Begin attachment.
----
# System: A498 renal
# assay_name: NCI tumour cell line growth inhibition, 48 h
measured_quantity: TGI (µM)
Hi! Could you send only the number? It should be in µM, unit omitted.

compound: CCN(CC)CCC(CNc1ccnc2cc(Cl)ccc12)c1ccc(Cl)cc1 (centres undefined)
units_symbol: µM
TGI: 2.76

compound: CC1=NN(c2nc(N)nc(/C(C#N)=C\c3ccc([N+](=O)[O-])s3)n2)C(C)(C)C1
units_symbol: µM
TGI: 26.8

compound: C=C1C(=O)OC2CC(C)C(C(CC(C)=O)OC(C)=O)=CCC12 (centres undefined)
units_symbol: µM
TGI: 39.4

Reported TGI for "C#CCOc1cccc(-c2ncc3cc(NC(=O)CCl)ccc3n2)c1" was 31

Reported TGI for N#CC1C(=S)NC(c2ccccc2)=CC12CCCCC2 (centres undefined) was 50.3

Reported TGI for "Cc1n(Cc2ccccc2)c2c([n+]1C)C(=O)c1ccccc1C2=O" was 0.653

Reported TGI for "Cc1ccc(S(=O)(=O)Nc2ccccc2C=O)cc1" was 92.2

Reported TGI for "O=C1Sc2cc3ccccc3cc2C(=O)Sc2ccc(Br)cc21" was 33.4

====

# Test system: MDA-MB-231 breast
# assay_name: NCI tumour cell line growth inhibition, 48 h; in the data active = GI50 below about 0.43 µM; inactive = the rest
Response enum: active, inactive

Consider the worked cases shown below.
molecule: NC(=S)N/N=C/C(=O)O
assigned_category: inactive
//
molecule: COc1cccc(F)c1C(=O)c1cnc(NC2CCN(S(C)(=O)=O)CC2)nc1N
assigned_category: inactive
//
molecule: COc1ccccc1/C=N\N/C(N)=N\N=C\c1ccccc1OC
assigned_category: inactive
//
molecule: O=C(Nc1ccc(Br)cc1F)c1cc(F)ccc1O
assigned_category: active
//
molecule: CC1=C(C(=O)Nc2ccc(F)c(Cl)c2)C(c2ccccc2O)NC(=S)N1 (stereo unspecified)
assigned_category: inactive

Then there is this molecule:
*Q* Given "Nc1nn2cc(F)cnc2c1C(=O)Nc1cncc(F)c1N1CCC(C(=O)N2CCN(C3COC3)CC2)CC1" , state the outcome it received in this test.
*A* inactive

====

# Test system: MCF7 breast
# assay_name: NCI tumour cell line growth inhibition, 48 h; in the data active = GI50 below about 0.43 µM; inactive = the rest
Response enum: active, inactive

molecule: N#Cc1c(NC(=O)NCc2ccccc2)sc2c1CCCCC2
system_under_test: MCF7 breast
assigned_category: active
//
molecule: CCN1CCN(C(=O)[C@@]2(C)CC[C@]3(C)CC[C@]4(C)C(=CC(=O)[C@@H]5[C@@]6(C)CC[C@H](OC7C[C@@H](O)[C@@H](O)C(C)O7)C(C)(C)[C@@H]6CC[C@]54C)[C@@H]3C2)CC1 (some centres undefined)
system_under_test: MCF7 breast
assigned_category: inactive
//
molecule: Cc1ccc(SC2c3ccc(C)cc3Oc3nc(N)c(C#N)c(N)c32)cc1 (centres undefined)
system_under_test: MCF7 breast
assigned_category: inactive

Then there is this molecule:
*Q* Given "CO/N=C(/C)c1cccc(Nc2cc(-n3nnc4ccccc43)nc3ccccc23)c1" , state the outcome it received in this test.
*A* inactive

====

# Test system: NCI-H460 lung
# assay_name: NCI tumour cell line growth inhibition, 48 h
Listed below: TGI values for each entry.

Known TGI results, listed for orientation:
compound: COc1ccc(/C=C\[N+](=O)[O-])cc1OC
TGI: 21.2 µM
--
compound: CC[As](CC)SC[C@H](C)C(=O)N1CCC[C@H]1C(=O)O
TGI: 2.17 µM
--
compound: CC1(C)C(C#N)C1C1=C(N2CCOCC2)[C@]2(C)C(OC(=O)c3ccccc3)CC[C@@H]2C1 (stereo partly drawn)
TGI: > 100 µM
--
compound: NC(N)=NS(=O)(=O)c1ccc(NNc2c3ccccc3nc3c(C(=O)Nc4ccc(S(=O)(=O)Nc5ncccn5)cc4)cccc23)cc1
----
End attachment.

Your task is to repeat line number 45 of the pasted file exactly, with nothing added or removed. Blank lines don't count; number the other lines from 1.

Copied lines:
molecule: N#Cc1c(NC(=O)NCc2ccccc2)sc2c1CCCCC2